May a Religious Organization’s Land be Condemned?

Yes, if the procedural and due process requirements of the Eminent Domain Procedure Law are complied, a church or synagogue’s land may be taken by eminent domain.

Religious organizations often alleged that they are protected by the Religious Land Use and Institutionalized Persons Act (42 USC § 2000cc et seq.).  However, the Act only applies to a zoning and landmarking law.  Case law provides that a government’s exercise of eminent domain does not constitute an application of a zoning law.  See St. John’s United Church of Christ v City of Chicago, 503 F3d 616 (7th Cir. 2007).  St. John’s held that RLUIPA, by its own terms, does not apply to eminent domain proceedings.

Zoning and eminent domain are two distinct concepts, both of which involve land, but in very different ways.

In Congregation Ades Yereim v City of New York, 673 F. Supp 2d 94 (U.S. Dist. Ct. E. NY, 2009), the Court stated, at page 106, had Congress wished to bring the distinct, long-standing, well-known, and important governmental power of eminent domain within the ambit of RLUIPA, it surely could have said so.  That it did not is compelling.  See St. John’s United Church, 502 F.3d at 641 (“[g]iven the importance of eminent domain as a governmental power affecting land use, we think that if Congress had wanted to include [it] within RLUIPA, it would have said something. …Congress did not mention eminent domain…in RLUIPA’s definition of a land use regulation, which is enough for us to consider it excluded”); Faith Temple Church, 405 F. Supp. 2d 250 at 254-55 (W.D.N.Y. 2005).

In New York, the exclusive method of challenging a proposed condemnation is by complying with Section 207 of the Eminent Domain Procedure Law.  This requires filing a petition directly in the Appellate Division.

In Faith Temple Church v Town of Brighton, 17 AD3d 1072 (4th Dept 2005), the Court had before it such a petition to review a determination of the Town of Brighton to condemn a parcel of land that the church contracted to purchase.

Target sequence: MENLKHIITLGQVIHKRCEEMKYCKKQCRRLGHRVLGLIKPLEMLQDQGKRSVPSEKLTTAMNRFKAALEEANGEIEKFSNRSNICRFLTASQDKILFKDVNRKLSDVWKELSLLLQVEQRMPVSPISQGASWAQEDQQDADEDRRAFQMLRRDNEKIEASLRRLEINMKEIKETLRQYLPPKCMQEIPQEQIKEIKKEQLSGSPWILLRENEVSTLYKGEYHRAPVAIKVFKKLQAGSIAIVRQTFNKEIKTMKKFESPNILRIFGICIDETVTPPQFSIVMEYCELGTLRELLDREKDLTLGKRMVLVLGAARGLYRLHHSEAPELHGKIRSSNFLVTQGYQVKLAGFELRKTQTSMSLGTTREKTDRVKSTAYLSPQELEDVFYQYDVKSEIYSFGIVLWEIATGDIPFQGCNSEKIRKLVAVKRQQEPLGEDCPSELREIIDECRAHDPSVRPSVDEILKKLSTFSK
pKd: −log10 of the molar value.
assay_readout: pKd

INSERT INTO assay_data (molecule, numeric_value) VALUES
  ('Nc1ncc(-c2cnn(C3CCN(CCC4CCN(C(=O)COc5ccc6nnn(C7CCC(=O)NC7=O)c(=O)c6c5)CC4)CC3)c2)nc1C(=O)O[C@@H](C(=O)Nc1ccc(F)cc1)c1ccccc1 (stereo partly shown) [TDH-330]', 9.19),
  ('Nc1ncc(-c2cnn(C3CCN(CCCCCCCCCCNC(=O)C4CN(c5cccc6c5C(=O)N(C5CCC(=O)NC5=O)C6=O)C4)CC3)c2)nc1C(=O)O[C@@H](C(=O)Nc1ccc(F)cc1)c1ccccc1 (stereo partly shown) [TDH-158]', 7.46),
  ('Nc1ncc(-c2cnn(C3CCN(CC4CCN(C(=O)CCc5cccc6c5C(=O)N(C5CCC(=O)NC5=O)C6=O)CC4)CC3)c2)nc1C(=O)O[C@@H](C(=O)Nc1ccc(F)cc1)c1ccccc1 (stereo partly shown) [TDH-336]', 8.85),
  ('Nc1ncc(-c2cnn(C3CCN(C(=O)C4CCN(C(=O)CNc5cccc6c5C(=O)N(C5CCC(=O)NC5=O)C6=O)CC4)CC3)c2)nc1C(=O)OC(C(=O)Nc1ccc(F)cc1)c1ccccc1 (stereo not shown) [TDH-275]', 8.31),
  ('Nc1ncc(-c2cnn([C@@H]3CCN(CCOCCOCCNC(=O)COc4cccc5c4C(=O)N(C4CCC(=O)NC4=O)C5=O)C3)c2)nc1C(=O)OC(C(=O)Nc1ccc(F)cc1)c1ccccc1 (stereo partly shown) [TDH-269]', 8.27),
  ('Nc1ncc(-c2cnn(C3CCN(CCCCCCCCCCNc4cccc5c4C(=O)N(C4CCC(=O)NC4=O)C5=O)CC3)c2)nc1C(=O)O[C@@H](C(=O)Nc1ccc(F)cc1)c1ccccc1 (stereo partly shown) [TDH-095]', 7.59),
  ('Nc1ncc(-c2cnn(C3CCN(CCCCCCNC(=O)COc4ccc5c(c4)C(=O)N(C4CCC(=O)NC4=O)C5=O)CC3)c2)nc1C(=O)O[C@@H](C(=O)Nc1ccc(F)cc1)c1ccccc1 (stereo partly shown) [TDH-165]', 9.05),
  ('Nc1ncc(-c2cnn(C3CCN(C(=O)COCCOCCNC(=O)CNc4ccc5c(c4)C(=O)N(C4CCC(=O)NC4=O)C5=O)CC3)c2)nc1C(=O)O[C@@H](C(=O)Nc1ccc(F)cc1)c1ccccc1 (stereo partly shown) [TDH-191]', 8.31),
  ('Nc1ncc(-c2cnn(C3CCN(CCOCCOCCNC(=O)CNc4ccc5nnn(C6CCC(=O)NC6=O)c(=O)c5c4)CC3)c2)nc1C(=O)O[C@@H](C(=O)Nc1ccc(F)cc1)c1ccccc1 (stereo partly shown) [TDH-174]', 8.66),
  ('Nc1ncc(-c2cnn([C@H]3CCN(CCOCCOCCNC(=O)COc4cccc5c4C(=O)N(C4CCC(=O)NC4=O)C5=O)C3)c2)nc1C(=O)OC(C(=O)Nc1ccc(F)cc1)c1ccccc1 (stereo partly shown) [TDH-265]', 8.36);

The Court stated that to overturn a legislative act, there must be a clear showing of bad faith.  It also held that Petitioner failed to demonstrate that the Town’s conduct was “irrational, baseless or palpably unreasonable.”  Further, it held, “Contrary to the contentions of petitioner and respondents, this Court does not have authority under the EDPL to consider petitioner’s causes of action under the Religious Land Use and Institutionalized Persons Act (42 USC § 2000cc et seq.).  Those causes of action which also appear to have been raised in an action filed in United States District Court contemporaneously with the commencement of this proceeding (see Faith Temple Church v Town of Brighton, F. Supp. 2d, 2005 U.S. Dist. LEXIS 8065, 2005 WL 66210 [WD NY Jan. 12, 2005]), must be determined by that court.  EDPL 207 (C) limits the scope of this Court’s review of the Town’s determination and findings, and does not confer authority to determine whether the Town would, by condemning certain property, be in violation of a federal statute (see generally Jackson, 67 NY2d at 418).”

The Court further held, petitioner has failed to demonstrate on this record that the proposed condemnation violates the Free Exercise Clause or its New York counterpart.  The application of a statute such as the EDPL, an “otherwise valid, neutral, and generally applicable law[],” does not ordinarily violate the Free Exercise Clause (Cottonwood Christian Ctr., 218 F Supp 2d at 1223; see Thiry, 78 F3d at 1496; City Chapel Evangelical Free, 744 NE2d at 452).  Generally, a “law that is neutral of general applicability need not be justified by a compelling government interest even if the law has the incidental effect of burdening a particular religious practice” (Church of Lukumi Babalu Aye, Inc. v Hialeah, 508 US 520, 531, 124 L Ed 2d 472, 113 S Ct 2217 [1993]).  Here, the record demonstrates that the Town’s “actions are neutral and generally applicable” (Thiry, 78 F3d at 1496), and petitioner has failed to demonstrate that the proposed condemnation imposes a substantial burden on its exercise of religion (cf. McEachin v McGuinnis, 357 F3d 197, 202-203 [2004]; Ford v McGinnis, 352 F3d 582, 592-94 [2003]).

Posted in Eminent Domain, Religious Land Use & Institutionalized Persons Act, Religious Organization
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